Hydrocarbon side chains are also considered non-polar due to the presence of only C and H atoms which have close electronegativity values. Amino acids containing aromatic side chains are also part of this group. These are Phenylalanine, tyrosine, and tryptophan. Methionine and Proline are also members of this group because of their unique structural characteristics. Methionine has a thioether group while proline contains a cyclic structure where the amino and the α-carbons are part of the cycle.

Hydrophilic Amino Acids

Hydrophilic Amino Acids

Hydrophilic Amino Acids, Prepared by Mark Xavier Bailon

Hydrophilic amino acids are those whose side chains are polar and not readily ionizable. Common functional groups present in these side chains are carboxamide, sulfhydryl and hydroxyl groups. Six amino acids are members of this group.

The amino acids with carboxamide functional groups are asparagine and glutamine. They are amide derivatives of aspartate and glutamate, respectively.

Amino acids with sulfhydryl groups are cysteine. Cysteine molecules when oxidized tend to form disulfide linkages.

The amino acids with hydroxyl groups in their side chains are serine, threonine, and tyrosine.

Ionic Amino Acids

The last group of amino acids is the ionic amino acids. These are the amino acids that are ionized depending on the reaction condition. This classification is further divided into the two following groups:

  1. Basic
  2. Acidic

Basic amino acids are those that contain side chains that tend to accept protons. They have additional amino groups in their side chains that make them more basic. Amino acids of this group include lysine, histidine, and arginine. Depending on the pH of the system, the amino groups in the side chains can be protonated.

Acidic amino acids are those whose side chains contain additional carboxyl groups. Depending on the pH of the solution, these side chains can be deprotonated. Amino acids of this group include aspartic acid and glutamic acid. Below are the structures of the different ionic amino acids.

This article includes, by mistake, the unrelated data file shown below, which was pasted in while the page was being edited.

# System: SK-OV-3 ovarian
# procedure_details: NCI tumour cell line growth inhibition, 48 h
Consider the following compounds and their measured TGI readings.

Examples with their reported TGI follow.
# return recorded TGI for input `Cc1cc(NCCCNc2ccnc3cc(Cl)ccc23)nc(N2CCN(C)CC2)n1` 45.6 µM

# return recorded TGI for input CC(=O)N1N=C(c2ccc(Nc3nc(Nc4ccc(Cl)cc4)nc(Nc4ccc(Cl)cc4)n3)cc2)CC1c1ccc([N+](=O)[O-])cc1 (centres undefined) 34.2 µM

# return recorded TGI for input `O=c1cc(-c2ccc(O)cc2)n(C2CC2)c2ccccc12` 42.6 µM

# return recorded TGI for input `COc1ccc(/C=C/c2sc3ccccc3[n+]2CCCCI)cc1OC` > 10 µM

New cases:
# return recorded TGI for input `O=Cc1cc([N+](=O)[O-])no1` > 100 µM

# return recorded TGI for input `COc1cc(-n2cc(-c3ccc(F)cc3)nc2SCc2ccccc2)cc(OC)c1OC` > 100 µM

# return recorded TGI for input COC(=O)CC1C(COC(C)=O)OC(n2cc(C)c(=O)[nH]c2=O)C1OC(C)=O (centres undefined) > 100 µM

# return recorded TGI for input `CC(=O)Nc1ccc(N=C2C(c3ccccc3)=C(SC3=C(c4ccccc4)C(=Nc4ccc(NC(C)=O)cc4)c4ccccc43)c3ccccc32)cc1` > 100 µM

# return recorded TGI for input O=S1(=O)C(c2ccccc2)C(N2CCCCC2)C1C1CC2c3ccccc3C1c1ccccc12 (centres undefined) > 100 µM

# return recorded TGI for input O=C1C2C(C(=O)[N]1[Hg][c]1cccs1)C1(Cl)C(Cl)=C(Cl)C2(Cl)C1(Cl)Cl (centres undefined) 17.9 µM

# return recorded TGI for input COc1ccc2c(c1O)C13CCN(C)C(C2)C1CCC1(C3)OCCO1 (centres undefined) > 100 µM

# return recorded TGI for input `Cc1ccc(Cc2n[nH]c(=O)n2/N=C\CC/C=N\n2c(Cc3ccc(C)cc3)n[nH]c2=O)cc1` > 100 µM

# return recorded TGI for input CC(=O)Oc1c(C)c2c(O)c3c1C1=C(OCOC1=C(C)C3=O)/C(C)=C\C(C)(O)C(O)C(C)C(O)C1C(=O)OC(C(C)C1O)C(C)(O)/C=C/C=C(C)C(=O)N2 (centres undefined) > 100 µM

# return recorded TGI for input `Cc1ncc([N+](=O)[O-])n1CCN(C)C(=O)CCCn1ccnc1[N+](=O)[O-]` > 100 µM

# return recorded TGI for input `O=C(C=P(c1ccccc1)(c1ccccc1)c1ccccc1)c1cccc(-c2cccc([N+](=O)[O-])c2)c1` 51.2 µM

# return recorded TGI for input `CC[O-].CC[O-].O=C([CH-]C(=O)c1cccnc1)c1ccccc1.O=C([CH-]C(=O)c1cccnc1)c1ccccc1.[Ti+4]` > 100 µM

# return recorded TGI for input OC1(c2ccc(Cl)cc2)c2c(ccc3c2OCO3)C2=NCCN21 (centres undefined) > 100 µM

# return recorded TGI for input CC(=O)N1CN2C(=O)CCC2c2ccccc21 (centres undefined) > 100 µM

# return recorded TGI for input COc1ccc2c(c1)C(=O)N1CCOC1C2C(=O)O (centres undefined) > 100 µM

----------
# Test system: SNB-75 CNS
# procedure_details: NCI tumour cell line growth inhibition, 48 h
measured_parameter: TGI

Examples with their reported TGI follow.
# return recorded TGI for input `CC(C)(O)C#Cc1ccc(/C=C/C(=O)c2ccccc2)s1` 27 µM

Ionic Amino Acids

Ionic Amino Acids. Prepared by Mark Xavier Bailon


Carboxyl and amino groups have almost the same strength of acidity and basicity, respectively. In fact, at a neutral pH of 7, the carboxy group of the amino acid is in its deprotonated form, while the amino group is in its protonated form. When this occurs, the amino acid forms a zwitterion or a dipolar ion. Because of the dipolar nature of amino acids, they tend to exhibit some uncommon properties.

Generally, amino acids have high melting points. They are also more soluble in water than in ether and dichloromethane. They have large dipole moments than normal amines and carboxylic acids. They are less acidic than normal carboxylic acid and less basic than normal amines. Because of having both a basic and acidic part in its structure, amino acids are considered also as amphoteric compounds, that is it both exhibits basic and acidic properties.

At neutral pH, both the amino and carboxylic acid groups exist in its ionic form. When you lower the pH of the solution, the –COO tend to accept a proton to form the –COOH group. On the other hand, when you increase the pH of the solution, the –NH3+ tend to release a proton to produce –NH2 group. In this way, amino acids tend to be cationic in acidic solution, and anionic in basic solution. Presence of another carboxylic acid, amino, and a hydroxyl group in the side chains also contribute to the degree of ionization in varying pH values.

Review Questions

The correct answers can be found below the references.

1. Which amino acid can form disulfide linkage when oxidized?

  1. Methionine
  2. Cysteine
  3. Lysine
  4. Arginine

2. What do you call the ionic form of an amino acid where the carboxylic acid group is deprotonated while the amino group is protonated?

  1. Carboxylate
  2. Amino
  3. Zwitterion
  4. Bipolarity